Atatürk’s desire to see a separation between state and Islam is something that many we have spoken to in Turkey are very proud of. Islam is very definitely observed widely throughout Turkey but that it currently does not seem oppressively linked to the state is testament to his legacy. Only in a few the very religious places did I feel out of place not covering my head and it was noticeable that although an increasing number of religious women are wearing hijab, Turkish women, particularly in the villages wear a headscarf more as part of their cultural rather than religious identity.
At a time of heightened misunderstanding, fear and hatred of Muslims, it was good for us to use our time in Turkey to increase our understanding of Islam.
In Konya we could not fail to be captivated by its beauty and mesmerised by the whirling of its Dervishes. We could also, however, not fail to notice the scale of new mosque building and fear for that clear distinction between state and religion that Ataturk introduced.
Food and drink
In Turkey our daily coffee habit was replaced with çay. Turkish coffee is too thick and strong for us and we adapted to the ubiquitous long-stewed black tea served without milk. Served in small glasses with dainty saucers, everyone drinks it all the time. You can’t enter a shop or an office without being offered one. Çay cafés are everywhere, largely the domain of men playing backgammon and they will deliver – you will often see usually young men running around the streets carefully balancing several cups on a silver tray to wherever it is needed.
Another new drink to us was ayran. We had seen it being drunk usually with a kebap at lunchtime and it seemed to come as a kebap + ayran deal in most cafes. So having no idea what it was we thought we would give it a go. This salty, yogurt drink is a lot nicer than it sounds – a bit like an Indian lassi. And whilst we’re on the subject of yogurt, the Turkish eat it in vast quantities. So much so that the smallest tub you can buy in the supermarket is 500ml. We ate a lot of it on board – for breakfast with honey or local orange jam or for caçik dip (tzatziki in Greece).
Our favourite meal was definitely breakfast. The Italians and Greek don’t really do breakfast – it’s a quick coffee and croissant affair. But in Turkey breakfast is a veritable smogasborg of sweet and savory, vegetables and fruit, honey and tahini and cheese – lots of cheese. One of my favourite Turkish foods has always been börek – cheese in a filo pastry wrap. When we were served freshly cooked borek for breakfast in Konya my dream of being able to eat it for breakfast, lunch and dinner came true!
Gözleme was our favourite lunchtime snack. Usually vegetarian, these pancakes stuffed with herbs, potato or cheese sometimes also came stuffed with spicy minced meat for Stefan.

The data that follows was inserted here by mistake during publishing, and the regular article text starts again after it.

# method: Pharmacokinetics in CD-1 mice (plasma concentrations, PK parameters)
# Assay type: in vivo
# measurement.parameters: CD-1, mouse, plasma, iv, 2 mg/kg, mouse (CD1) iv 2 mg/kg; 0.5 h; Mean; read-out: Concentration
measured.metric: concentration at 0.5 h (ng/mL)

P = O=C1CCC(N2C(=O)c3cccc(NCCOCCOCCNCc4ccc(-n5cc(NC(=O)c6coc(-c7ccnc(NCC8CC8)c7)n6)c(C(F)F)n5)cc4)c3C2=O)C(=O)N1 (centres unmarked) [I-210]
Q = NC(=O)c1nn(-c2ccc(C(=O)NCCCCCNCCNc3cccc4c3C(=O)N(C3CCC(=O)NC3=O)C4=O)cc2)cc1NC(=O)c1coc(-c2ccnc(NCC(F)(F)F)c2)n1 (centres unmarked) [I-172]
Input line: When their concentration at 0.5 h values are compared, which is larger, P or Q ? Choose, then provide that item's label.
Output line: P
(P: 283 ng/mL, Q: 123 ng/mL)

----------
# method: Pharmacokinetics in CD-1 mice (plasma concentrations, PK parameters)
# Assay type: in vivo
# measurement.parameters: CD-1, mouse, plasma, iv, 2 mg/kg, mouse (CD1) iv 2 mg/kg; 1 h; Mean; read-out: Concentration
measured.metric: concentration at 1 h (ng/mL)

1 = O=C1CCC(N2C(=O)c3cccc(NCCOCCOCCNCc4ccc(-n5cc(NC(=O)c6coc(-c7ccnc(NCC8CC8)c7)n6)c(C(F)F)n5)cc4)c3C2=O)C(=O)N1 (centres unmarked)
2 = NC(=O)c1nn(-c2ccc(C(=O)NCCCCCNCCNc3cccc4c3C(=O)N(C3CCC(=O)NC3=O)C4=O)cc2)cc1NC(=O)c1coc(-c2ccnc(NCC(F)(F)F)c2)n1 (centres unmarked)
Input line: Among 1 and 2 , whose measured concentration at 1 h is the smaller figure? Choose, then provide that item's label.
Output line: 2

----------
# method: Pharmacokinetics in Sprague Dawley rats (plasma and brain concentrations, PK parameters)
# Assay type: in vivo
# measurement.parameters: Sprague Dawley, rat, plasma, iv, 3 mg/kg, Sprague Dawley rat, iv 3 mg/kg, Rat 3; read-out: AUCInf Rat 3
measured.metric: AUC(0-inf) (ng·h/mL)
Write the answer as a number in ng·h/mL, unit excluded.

The markets and roadside stalls offered the best fresh fruit and veg – no surprise given the large scale farming we had seen. In our time in the orange capital of Turkey, Finike, we ate and drank a lot of oranges. It was also broad bean and pea season and shelling them became a regular passage-making pastime.
Having struggled sometimes to find tahini for making houmous in Spain and Italy, Turkey was definitely somewhere to stock up. Great big jars of it, along with honey and olive oil, were to be found at stalls along every roadside.
My foray into fish eating took off in Turkey. Beautiful fresh calamari and sea bream at Fethiye’s fish market kick started it. I loved the bream and even had my first freshwater trout in Pamukkale.
Turkish food can be summed up as being simple and fresh with great flavours. Meze offers the perfect opportunity to try a little bit of all of those flavours and we even forgive it for just that once in Datca giving us food poisoning!
After all the Roman and Greek history of Italy and Greece discovering whole new ancient civilisations in Turkey was refreshing. We got to know
and the Dorians.
We found underground cities,
and cities seemingly in the sky.
Turkey also gave us an opportunity to think about much more recent history and the people exchanges of the 1920s which, as the Ottoman Empire finally crumbled, formed modern Turkey and Greece.
From the snow capped mountains that greeted our arrival in Finike, Turkey’s diversity of landscapes never ceased to amaze and sometimes shock us.
Driving for hours and hours across the seemingly endless Anatolian planes gave a sense of the enormous distances traveled across Asia by ancient caravans. Only occasionally did miles of farmland give way to sprawling cities.
As well as exploring the much pictured and other worldly landscapes of Cappadocia and Pamukkale, we found lesser known but equally spectacular sights in places like Kapikiri. These were all places where you have expected a hobbit or fire breathing dragon to appear around the corner
and on the slopes of Mount Olympos we might just have found one of those!
Dogs and cats
Finally one thing we couldn’t help but notice was the funny relationship the Turkish people have with dogs and cats. There are strays everywhere. Fewer cats than in Greece, but still lots hanging out around the fishing boats and the bins. But there are so many stray dogs and big dogs at that. They hang out in the street and you often have to climb over one sleeping in shop doorways!
Despite being strays the dogs and cats are so well looked after. They are mostly tagged and although homeless there are shelters built for them and food and water provided for them in the street. Whilst the people don’t seem to want to have them living with them in their homes, they certainly make sure they are looked after.
And just like their cats and dogs, that is how they treat their visitors – they made sure we were looked after and, for that, we cannot recommend Turkey highly enough.